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which microcontroller should i use ?

Discussion in 'Microcontrollers, Programming and IoT' started by tonny, Aug 10, 2015.

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  1. tonny


    Aug 10, 2015
    so im just an electronic hobbyist here,i came up with an idea to replace all the thermocontroller (the one in the yellow square)

    with a homemade digital controller that only have 1 7 or 10 inch LCD which looks like this
    this is my concept design B_zpsk04gotzl.jpg.html

    the problem is that i dont know which microcontroller is suitable for this

    the microcontroller will :
    drive an lcd display
    receiving reading from a current transformer (5 OF THEM)
    receive a thermocouple reading (5 OF THEM)
    have enough output for a relay array (x8 relay array ,only 5 will be used)
    read 3 phase mains voltage

    any recommendations ?
  2. Gryd3


    Jun 25, 2014
    Well... luckily you aren't asking the 'best' microcontroller to use... because that is a loaded question.

    That said. What kind of programming experience do you have?

    You can of course do this with a microcontroller, but that's certainly way above my head.
    Other may be able to help you do this.

    I'm mostly computer oriented, so I would personally recommend an 'embedded' linux solution. This may not be ideal depending on how you look at it, but I think it leaves you with more options for updates/upgrades down the road.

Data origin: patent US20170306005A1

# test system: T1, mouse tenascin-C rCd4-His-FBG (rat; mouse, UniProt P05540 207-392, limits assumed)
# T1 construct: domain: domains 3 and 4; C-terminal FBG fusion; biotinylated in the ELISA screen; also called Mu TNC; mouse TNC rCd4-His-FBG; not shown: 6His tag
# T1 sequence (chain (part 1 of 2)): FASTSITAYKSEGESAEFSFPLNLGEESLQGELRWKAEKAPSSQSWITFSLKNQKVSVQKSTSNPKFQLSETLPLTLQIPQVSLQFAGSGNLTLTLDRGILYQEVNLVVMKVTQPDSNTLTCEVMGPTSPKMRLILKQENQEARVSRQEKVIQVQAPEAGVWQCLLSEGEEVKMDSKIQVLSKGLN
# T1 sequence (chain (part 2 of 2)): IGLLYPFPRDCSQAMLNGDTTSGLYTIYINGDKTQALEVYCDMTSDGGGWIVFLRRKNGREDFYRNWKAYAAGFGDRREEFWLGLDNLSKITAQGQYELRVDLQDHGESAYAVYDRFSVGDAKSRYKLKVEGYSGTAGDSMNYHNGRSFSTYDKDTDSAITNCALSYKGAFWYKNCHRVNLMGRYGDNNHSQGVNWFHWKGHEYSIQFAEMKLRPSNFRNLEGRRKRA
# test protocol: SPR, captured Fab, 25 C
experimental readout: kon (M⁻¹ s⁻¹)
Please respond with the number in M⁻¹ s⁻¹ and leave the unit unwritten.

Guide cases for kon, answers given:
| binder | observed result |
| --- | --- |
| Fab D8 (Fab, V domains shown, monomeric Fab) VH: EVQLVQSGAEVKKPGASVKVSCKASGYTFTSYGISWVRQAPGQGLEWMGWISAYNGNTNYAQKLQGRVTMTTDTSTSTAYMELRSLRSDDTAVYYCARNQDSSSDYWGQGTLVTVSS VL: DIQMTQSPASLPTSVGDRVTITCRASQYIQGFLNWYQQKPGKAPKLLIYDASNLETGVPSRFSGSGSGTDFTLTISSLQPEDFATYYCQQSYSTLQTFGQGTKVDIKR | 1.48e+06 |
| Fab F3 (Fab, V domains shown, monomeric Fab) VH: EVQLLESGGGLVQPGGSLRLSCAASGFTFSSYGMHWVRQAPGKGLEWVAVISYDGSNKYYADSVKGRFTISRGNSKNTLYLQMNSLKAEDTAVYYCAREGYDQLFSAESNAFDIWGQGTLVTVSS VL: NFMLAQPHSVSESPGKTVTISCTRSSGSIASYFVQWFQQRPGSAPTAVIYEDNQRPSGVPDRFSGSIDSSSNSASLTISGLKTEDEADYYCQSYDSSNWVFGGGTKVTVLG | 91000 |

You would essentially find and buy a small sbc (Single Board Computer) like the raspberrypi or beaglebone (as examples), but any device should do just fine.
    There are a number of displays here as well... and although they are smaller than you had requested, they offer touch screen and most have an embedded OS.
    From here, you need to look as sensors. You can directly interface with them, or you can rely on additional modules that the microcontroller or sbc can address and request data from. An example of this is an "i2c ADC". This device offloads the job of converting the analogue voltage to digital from the main microcontroller to a small dedicated IC. Regardless of the communication protocol, this method will allow you to deal with many more inputs and outputs by offloading the responsibility to other parts. This also means that a power surge or short circuit on an output may only damage the i2c device which may only cost between $1-5 instead of burning out a more expensive microcontroller or very expensive embedded computer.

    I wish you the best of luck, and wish I had more details. Hopefully someone else can fill in some more blanks ;)
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